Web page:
Statistics from Help AG show that the UAE saw a staggering 183% uptick in “distributed denial of service” (DDoS) attacks in the period 2019-20. Unfortunately, the global fightback against COVID-19 has done nothing to alleviate this trend, with a further 37% increase recorded during the period 2021-22.
Worryingly, the sophistication of such attacks is also on the rise. In June of this year, web performance and security company Cloudflare detected and mitigated a 26-million-request-per-second DDoS attempt – the largest attack of its kind on record.
Ransomware is another online threat that has been growing in the UAE in recent years. Hackers are now able to steal and encrypt data to prevent its use through increasingly complex extortion attempts, many of which also involve DDoS attacks.
The prevalence of ransomware rose by a jaw-dropping 435% globally in 2020 compared to the previous year. Naturally, these malicious activities can prove extremely costly. The average recovery cost for businesses that fall victim to such schemes is nearly $2 million.
Whichever way you look at it, cybersecurity is a big deal. In my opinion, the fact that the aforementioned spikes coincided with the global pandemic and the rise of remote working is far from coincidental. While I fully acknowledge that working from home can offer some advantages if employed effectively, we cannot afford to ignore the dangers that this trend poses to data security and, in turn, Gulf economies.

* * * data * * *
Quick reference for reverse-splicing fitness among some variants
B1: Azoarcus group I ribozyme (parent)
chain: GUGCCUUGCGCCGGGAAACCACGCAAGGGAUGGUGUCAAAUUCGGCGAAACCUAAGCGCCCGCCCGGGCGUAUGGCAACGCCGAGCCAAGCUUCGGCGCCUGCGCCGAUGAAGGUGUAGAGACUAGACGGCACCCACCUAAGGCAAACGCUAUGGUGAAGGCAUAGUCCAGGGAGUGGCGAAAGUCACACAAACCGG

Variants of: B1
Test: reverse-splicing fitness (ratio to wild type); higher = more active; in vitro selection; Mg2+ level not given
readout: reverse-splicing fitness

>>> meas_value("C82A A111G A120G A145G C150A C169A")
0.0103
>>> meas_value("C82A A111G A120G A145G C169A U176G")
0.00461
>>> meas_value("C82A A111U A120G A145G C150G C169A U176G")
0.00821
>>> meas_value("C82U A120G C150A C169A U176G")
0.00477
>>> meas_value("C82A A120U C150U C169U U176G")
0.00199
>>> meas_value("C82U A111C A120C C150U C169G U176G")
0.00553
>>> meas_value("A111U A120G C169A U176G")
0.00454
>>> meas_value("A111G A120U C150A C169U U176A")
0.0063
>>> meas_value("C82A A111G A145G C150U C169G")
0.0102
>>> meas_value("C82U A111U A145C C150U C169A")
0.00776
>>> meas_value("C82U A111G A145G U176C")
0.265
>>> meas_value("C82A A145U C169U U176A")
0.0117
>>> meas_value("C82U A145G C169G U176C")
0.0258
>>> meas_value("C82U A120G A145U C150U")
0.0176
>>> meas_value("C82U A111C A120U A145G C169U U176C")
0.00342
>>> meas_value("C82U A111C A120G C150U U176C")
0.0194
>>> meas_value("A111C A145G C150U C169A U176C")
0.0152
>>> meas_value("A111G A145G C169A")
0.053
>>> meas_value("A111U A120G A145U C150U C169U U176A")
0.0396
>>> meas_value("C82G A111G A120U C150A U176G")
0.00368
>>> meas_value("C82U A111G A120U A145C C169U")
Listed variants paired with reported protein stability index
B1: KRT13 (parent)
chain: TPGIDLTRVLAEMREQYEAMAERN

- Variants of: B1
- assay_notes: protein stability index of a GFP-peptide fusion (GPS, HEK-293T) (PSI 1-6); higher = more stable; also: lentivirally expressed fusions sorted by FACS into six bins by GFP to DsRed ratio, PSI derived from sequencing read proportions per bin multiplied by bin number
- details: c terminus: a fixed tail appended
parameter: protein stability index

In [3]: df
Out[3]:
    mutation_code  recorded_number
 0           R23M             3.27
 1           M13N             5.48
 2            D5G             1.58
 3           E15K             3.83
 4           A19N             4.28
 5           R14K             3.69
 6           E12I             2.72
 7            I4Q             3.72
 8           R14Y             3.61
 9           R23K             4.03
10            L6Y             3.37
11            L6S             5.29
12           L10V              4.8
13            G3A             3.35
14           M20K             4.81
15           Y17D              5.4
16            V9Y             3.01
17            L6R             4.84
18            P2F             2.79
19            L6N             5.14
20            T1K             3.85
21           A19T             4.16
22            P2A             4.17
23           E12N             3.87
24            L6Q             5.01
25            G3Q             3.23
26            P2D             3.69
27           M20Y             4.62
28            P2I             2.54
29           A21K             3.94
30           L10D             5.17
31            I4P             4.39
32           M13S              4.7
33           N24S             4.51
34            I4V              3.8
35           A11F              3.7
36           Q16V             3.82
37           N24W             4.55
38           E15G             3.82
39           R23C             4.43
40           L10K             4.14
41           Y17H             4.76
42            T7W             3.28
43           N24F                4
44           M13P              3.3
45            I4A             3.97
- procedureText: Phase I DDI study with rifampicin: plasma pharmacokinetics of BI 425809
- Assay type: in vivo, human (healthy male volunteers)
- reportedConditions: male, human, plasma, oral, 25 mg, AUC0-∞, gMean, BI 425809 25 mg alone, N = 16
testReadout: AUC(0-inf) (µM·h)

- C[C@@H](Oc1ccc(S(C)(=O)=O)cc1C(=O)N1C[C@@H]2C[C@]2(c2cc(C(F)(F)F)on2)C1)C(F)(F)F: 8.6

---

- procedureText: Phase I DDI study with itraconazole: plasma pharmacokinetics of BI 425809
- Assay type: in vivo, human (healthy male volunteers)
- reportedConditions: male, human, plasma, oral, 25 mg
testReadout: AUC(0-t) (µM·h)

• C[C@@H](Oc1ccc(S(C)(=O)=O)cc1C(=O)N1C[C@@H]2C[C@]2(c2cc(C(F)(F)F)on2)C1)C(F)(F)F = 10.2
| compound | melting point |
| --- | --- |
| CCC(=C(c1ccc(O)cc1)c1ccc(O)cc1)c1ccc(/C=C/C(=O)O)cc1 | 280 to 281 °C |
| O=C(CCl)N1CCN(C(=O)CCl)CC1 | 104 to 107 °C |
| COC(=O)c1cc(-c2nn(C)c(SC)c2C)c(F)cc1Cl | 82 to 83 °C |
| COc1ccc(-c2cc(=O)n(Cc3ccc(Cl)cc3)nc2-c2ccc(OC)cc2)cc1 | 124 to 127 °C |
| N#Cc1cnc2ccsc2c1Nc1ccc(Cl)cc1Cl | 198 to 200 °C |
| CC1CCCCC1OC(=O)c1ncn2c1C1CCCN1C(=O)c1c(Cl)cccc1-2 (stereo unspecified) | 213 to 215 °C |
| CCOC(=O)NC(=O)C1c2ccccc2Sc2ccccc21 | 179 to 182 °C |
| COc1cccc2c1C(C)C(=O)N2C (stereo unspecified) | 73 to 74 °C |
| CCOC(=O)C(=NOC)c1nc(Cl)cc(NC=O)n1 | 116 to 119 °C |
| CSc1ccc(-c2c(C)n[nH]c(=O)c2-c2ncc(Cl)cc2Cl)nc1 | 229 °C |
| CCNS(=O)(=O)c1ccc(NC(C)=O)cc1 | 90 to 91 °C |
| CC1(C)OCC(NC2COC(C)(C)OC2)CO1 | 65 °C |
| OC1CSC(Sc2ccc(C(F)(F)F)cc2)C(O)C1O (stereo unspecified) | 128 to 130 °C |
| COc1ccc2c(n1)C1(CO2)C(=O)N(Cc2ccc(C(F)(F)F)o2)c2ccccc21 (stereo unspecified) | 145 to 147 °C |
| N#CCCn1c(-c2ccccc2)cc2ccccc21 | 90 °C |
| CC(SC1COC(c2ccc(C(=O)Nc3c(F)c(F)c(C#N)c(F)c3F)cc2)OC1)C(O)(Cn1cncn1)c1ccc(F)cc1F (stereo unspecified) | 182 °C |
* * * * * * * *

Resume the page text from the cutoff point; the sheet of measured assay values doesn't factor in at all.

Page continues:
These dangers are placed in even sharper focus when we consider the primary industries of the Middle East. Our region is home to some of the largest oil-and-gas-producing nations in the world and, just like many others, these sectors are becoming increasingly digitised in the name of efficiency.
It’s needless to say that threats to smooth and continuous operations within the energy sector could prove catastrophic, not only for the nations that depend on the associated revenues but also for markets that import their fuel from the Middle East.
If we wish to gauge the potential ramifications of an attack on the GCC’s oil and gas infrastructure, we need to look no further than similar events that have taken place elsewhere in the world. For example, last year, Colonial Pipeline, one of the largest oil pipeline operators in the US, was shut down for several days by a ransomware attack on its digital systems.